• Some links and controls have visual labels that do not appear in the accessible name. People who use speech control rely on being able to select elements using the visual label displayed on screen. If this is not part of the accessible name, they can't select elements by name. This fails WCAG 2.1 A F96 Success Criterion 2.5.3: Label in Name. We plan to include the text of the visible label as part of the accessible name for all links by July 2021.
  • Soma pages have several links that share the same link text and surrounding context but go to different destinations. This could cause confusion for screen reader users. This fails WCAG 2.1 A F63 Success Criterion 2.4.4 due to providing link context only in content that is not related to the link. We plan to make link text unique for each target page or/and add an aria-label or aria-describedby to links by July 2021.

Tables

  • Some data tables do not use header elements (th) or other appropriate table mark-up, so screen readers users are unable to understand column and row relationships. This fails WCAG 2.1 A F91 Success Criterion 1.3.1 for not correctly marking up table headers. We plan to add header elements or appropriate table mark-up to data tables by July 2021.
  • Some iframe elements do not have a title attribute, so some screen readers read out the iframe filename. This fails WCAG 2.1 A 2.4.1 Success Criterion 2.4.1 - Bypass Blocks. We plan to add title attributes to all iframe elements by July 2021.

Alternative text for images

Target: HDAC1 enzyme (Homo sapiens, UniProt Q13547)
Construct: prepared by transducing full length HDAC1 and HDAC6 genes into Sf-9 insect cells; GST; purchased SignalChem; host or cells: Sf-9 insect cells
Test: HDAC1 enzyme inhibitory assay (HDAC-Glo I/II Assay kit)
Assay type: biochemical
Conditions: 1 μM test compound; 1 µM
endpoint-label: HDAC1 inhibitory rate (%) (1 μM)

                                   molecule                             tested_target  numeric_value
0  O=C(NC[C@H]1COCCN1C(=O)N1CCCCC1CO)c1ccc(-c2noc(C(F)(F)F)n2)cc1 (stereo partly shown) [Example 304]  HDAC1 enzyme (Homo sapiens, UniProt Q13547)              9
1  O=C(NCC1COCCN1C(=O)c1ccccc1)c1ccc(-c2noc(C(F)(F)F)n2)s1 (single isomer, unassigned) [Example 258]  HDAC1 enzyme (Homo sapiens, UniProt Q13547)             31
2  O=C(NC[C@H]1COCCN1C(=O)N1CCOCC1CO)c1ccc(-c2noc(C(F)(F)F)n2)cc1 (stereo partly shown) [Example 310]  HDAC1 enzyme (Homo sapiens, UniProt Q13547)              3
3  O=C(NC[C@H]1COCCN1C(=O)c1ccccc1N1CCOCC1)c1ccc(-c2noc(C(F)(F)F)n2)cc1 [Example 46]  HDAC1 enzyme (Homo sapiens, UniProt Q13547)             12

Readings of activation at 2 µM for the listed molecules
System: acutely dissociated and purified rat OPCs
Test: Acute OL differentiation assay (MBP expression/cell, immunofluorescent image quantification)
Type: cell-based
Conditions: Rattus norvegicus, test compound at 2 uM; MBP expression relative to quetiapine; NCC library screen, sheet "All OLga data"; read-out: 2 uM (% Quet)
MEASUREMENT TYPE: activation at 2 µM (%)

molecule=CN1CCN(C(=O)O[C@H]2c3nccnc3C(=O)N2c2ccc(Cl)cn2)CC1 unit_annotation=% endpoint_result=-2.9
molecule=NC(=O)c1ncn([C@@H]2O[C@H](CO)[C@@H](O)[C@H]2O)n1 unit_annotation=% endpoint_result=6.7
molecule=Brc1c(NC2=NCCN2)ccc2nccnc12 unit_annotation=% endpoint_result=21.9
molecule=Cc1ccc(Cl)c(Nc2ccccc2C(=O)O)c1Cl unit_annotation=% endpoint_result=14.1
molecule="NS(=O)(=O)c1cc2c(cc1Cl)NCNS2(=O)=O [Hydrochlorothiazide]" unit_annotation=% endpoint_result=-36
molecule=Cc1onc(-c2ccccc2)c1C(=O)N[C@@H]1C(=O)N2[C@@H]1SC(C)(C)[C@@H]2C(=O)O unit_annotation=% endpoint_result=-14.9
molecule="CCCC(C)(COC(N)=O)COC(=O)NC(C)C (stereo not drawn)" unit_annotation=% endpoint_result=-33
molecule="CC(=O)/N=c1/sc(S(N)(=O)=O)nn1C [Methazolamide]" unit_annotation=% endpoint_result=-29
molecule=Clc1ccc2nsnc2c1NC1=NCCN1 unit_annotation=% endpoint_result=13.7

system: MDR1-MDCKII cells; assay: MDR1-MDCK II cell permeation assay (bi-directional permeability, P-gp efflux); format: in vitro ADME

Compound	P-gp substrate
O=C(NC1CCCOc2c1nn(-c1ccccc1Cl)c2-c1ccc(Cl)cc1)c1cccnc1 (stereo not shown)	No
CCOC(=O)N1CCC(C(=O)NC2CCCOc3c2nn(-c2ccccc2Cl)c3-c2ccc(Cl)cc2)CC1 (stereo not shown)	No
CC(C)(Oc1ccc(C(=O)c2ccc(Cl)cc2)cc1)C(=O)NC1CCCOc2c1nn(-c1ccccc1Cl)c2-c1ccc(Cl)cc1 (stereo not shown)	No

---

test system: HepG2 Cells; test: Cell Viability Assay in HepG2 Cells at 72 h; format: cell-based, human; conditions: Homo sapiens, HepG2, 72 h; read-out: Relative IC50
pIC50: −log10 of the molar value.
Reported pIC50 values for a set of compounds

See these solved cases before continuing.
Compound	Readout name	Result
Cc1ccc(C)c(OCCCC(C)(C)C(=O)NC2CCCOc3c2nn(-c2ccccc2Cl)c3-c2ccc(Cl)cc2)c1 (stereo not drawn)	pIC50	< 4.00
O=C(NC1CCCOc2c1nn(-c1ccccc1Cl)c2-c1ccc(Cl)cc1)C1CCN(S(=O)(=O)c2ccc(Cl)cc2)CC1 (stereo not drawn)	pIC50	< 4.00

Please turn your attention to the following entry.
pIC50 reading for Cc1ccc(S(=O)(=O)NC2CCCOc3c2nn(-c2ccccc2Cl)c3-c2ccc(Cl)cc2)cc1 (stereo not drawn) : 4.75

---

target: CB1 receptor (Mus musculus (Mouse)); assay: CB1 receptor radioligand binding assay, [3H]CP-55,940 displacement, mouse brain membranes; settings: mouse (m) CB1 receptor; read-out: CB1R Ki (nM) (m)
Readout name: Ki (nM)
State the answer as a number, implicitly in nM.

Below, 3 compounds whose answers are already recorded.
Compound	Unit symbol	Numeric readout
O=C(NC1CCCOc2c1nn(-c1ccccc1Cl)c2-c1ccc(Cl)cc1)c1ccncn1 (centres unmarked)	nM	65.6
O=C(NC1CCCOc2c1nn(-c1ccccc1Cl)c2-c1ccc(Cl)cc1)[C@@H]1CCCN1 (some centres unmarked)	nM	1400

• Some images do not have a text alternative, so people using a screen reader cannot access the information. This fails WCAG 2.1 A F65 Success Criterion 1.1.1 due to omitting the alt attribute or text alternative on img elements, area elements, and input elements of type "image". We plan to add text alternatives for all images by June 2021. When we publish new content, we will make sure our use of images meets accessibility standards.

Page titles

  • Some pages have the same title, so the title cannot be used to distinguish pages. This fails WCAG 2.1 A F25 Success Criterion 2.4.2 due to the title of a Web page not identifying the contents. We plan to add unique titles by July 2021.

Headings

  • Some pages have empty headings, this makes it difficult for users to find specific content and orient themselves within the Web page. WCAG 2.1 AA G130 Success Criterion 2.4.6 (Headings and Labels). We plan to add context to empty headings by July 2021.

Disproportionate burden

We currently have no items we would classify as disproportionate burden. This may change as regulations and content changes, or if items are discovered that we would classify under this heading.

Content that is not within the scope of the accessibility regulations

PDFs and other documents

Some of our PDFs and Word documents are essential to providing our services. For example, we have PDFs with information on how users can access and use our services, and forms published as Word documents. By September 2021, we plan to either fix these or replace them with accessible Word documents or HTML pages.

The accessibility regulations do not require us to fix PDFs or other documents published before 23 September 2018 if they’re not essential to providing our services.

Any new PDFs or Word documents we publish will meet accessibility standards.

Live video

We do not plan to add captions to live video streams because live video is exempt from meeting the accessibility regulations.

Preparation of this accessibility statement

This statement was prepared on 16th April 2021. It is was reviewed on May 1st, 2021.

This website was last tested on 1st May 2021. The test was carried out by the Writtle University College Principal Technical Developer.

We use PowerMapper SortSite Desktop to routinely test our website and highlight accessibility issues. SortSite checks sites against W3 WCAG accessibility standards.

More information about testing using SortSite can be found on their website, https://www.powermapper.com/products/sortsite/tests/